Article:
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Salesforce Integration Architect Part 5: Build Solution

This topic includes the following objectives:

  • Given a use case that includes technical requirements, constraints or drivers, identify the considerations when designing and implementing API(s), both Salesforce as an API provider and Salesforce as an API consumer.

Salesforce offers various APIs for inbound integration, including REST API, SOAP API, Bulk API 2.0, and Streaming API. Various considerations and limitations apply to the use of an API. For example, Salesforce limits the number of API calls per 24-hour period, which depends on the edition and number of licenses.

Enhanced External Services or REST/SOAP callouts can be used to invoke an external API. Considerations related to authentication, data format, and schema definition are applicable to the use of an external service. Various governor limits, such as the maximum number of callouts allowed in an Apex transaction, apply to REST/SOAP callouts

  • Given a use case, identify the considerations when choosing the right option in making an outbound call to an external system.

Salesforce offers various options for making outbound calls from Salesforce. These include Enhanced External Services, Apex SOAP Callouts, Apex REST Callouts, and Outbound Messaging. 

Various considerations apply for using an outbound integration technique. For example, a remote site setting must be created to make a REST or SOAP callout using Apex code. A named credential must be defined for invoking an external service action from a flow. Outbound Messaging can be configured to send a session ID to allow the external system to make callbacks. 

  • Given a use case, describe what should be considered when building a scalable solution.

A system is referred to as being scalable when it doesn’t need to make adjustments in order to operate normally when there is a substantial increase in workload as a result of user spikes or growth in data volume. In this topic, the considerations and recommendations for attaining scalability especially in environments with large data volume will be covered. Identifying the factors that impact scalability, defining a data management plan, and tracking org performance on a regular basis are key considerations to building a scalable solution.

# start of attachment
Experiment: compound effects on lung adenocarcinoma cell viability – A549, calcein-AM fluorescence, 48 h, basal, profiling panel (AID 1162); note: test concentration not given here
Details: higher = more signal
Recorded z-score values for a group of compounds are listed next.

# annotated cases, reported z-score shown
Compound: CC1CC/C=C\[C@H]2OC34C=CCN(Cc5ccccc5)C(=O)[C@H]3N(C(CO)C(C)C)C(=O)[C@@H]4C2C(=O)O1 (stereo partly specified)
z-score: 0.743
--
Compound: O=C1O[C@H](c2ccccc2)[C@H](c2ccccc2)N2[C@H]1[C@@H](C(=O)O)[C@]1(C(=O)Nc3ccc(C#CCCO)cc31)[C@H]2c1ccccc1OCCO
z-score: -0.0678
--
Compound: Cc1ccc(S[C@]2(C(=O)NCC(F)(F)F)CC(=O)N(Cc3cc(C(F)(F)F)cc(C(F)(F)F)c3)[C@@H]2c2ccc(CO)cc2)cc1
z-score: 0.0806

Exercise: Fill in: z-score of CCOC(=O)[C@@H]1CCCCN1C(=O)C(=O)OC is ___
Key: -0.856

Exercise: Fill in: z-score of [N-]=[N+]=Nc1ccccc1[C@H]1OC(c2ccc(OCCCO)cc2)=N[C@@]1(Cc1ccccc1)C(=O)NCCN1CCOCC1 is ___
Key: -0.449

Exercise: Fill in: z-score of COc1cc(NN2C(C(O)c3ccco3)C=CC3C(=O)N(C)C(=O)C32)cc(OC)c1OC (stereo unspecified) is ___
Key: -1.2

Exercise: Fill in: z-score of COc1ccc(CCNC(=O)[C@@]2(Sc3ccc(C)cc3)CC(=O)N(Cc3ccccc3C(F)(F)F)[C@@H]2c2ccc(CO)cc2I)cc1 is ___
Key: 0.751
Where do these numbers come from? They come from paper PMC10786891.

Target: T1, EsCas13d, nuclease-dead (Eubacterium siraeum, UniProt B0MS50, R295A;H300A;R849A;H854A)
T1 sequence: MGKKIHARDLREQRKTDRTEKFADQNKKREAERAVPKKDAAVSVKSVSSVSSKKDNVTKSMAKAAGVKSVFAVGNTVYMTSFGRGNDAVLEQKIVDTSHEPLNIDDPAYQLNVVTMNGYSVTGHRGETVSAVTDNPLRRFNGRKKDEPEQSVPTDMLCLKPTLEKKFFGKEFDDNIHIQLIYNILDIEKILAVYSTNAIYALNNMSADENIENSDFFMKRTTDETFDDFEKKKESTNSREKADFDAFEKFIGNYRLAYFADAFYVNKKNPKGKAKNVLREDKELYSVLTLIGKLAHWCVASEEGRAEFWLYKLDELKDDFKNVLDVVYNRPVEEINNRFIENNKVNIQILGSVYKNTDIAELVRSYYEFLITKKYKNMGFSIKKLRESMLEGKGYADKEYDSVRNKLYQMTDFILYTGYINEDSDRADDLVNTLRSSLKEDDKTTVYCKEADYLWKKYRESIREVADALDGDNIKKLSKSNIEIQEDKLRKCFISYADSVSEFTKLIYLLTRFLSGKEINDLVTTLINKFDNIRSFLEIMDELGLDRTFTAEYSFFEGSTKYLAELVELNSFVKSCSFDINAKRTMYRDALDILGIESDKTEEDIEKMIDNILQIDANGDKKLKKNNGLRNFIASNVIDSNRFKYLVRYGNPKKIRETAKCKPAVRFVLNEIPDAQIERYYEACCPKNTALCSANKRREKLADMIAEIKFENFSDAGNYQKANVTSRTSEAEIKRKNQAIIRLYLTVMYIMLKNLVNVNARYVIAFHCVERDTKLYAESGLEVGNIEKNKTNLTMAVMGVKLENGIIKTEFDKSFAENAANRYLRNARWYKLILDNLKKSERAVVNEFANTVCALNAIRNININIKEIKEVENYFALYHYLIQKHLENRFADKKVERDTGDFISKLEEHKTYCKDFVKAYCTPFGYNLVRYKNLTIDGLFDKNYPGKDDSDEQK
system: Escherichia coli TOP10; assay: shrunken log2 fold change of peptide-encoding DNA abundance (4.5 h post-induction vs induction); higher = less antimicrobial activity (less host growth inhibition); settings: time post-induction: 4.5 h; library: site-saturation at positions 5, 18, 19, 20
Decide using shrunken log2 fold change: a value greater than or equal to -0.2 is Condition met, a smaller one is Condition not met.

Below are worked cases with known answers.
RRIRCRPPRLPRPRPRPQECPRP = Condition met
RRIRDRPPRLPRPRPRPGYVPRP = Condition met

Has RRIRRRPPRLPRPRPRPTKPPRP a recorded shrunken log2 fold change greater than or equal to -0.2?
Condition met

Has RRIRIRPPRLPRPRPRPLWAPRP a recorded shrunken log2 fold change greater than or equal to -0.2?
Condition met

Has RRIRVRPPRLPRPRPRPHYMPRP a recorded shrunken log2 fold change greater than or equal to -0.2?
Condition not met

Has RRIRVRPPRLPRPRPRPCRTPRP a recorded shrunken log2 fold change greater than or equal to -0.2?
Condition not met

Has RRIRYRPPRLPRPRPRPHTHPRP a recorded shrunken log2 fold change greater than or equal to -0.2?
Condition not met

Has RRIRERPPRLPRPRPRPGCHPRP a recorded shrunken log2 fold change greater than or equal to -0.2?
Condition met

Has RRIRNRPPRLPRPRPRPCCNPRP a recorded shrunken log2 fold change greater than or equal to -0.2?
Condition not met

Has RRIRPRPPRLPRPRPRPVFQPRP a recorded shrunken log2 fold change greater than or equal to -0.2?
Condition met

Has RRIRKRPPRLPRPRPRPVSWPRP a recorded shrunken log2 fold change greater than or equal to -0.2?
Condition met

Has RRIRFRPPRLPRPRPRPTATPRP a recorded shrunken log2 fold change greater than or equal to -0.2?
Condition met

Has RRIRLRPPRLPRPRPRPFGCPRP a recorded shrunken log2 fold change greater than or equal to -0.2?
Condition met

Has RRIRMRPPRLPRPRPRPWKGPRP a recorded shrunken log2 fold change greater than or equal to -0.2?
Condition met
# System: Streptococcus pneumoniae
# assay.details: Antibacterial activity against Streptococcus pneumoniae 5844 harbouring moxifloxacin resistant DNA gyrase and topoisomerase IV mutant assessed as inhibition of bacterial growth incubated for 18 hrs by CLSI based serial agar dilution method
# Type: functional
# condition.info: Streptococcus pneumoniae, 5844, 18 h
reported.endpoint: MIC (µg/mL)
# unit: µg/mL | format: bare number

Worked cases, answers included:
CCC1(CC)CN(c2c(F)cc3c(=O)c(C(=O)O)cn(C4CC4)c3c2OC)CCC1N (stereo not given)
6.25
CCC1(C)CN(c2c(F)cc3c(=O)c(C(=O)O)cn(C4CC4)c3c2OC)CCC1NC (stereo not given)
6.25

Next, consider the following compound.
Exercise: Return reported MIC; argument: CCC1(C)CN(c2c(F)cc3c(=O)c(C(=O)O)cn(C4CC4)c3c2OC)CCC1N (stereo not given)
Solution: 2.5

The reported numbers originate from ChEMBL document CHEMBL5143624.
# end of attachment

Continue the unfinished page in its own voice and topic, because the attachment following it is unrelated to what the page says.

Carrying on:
• Given a use case, determine error handling for different integration options.

Salesforce provides several tools for integrating the platform with other systems. A specific set of solution options are available based on the integration pattern that is implemented. When using these tools such as External Services, Outbound Messaging, Salesforce APIs, Platform Events, Change Data Capture, and Salesforce Connect in an integration solution, it is essential to be able to identify when errors can occur, which system should perform custom error handling, and even more so how to handle the errors to maintain a stable and reliable application.

In this topic, error handling mechanisms related to these integration options will be covered as well as use cases that illustrate how they’re implemented in real-world scenarios.

  • Given a use case, create a security solution for inbound or outbound integrations.

When integrating external applications that perform inbound requests to Salesforce, it is critical to be aware of the security implications, considerations, and features in the different layers of the platform architecture. Implementing security features available in the authentication, network, session, and data layers helps deliver secure solutions while providing reliable services to external clients.

Salesforce also provides recommendations for securing an integration solution where the org performs outbound calls to the external application such as data encryption, 2-way SSL, etc. In this topic, related features, recommendations, and considerations as well as use cases will be covered.

  • Given a use case, identify the factors needed to build resilience in an integration solution for system updates.

As part of this objective you should understand the key factors that should be identified to build resilient integration solutions. Different factors need to be considered for different integration patterns. For instance, for building resilience in Remote Process Invocation – Request & Reply solutions, recovery, timeliness, and state management should be considered. Changes should not be committed until a successful response has been received from the remote system. Retries and configurable timeout should be utilized for Apex callouts if necessary.

Ongoing state tracking using keys can be considered for various integration solutions. For example, when using batch data synchronization, Salesforce can store the unique ID returned by the remote system, and prior to performing any operations in the future, the ID can be checked to avoid record duplication.

Reliable messaging is also an important consideration for ensuring resilience in certain types of integration solutions. For example, when using REST API or SOAP API, the remote system should implement a reliable messaging system for timeout and error handling scenarios.


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